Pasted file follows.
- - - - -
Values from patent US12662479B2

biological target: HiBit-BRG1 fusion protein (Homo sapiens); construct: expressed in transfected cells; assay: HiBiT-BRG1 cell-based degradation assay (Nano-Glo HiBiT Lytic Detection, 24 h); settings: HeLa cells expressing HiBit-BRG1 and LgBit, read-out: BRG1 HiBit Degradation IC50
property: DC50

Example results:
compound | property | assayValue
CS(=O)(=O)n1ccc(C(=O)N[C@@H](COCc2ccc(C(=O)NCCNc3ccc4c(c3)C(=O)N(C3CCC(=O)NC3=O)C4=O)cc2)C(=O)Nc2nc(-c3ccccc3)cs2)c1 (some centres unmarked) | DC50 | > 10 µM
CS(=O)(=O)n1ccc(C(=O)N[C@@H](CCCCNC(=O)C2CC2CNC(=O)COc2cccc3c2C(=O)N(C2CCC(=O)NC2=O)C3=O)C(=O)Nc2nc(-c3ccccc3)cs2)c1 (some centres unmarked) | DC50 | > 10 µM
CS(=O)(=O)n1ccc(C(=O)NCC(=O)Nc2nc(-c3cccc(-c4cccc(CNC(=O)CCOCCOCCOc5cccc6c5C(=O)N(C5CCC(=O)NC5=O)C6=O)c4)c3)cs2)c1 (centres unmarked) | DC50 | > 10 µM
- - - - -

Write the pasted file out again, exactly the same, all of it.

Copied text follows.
Values from patent US12662479B2

biological target: HiBit-BRG1 fusion protein (Homo sapiens); construct: expressed in transfected cells; assay: HiBiT-BRG1 cell-based degradation assay (Nano-Glo HiBiT Lytic Detection, 24 h); settings: HeLa cells expressing HiBit-BRG1 and LgBit, read-out: BRG1 HiBit Degradation IC50
property: DC50

Example results:
compound | property | assayValue
CS(=O)(=O)n1ccc(C(=O)N[C@@H](COCc2ccc(C(=O)NCCNc3ccc4c(c3)C(=O)N(C3CCC(=O)NC3=O)C4=O)cc2)C(=O)Nc2nc(-c3ccccc3)cs2)c1 (some centres unmarked) | DC50 | > 10 µM
CS(=O)(=O)n1ccc(C(=O)N[C@@H](CCCCNC(=O)C2CC2CNC(=O)COc2cccc3c2C(=O)N(C2CCC(=O)NC2=O)C3=O)C(=O)Nc2nc(-c3ccccc3)cs2)c1 (some centres unmarked) | DC50 | > 10 µM
CS(=O)(=O)n1ccc(C(=O)NCC(=O)Nc2nc(-c3cccc(-c4cccc(CNC(=O)CCOCCOCCOc5cccc6c5C(=O)N(C5CCC(=O)NC5=O)C6=O)c4)c3)cs2)c1 (centres unmarked) | DC50 | > 10 µM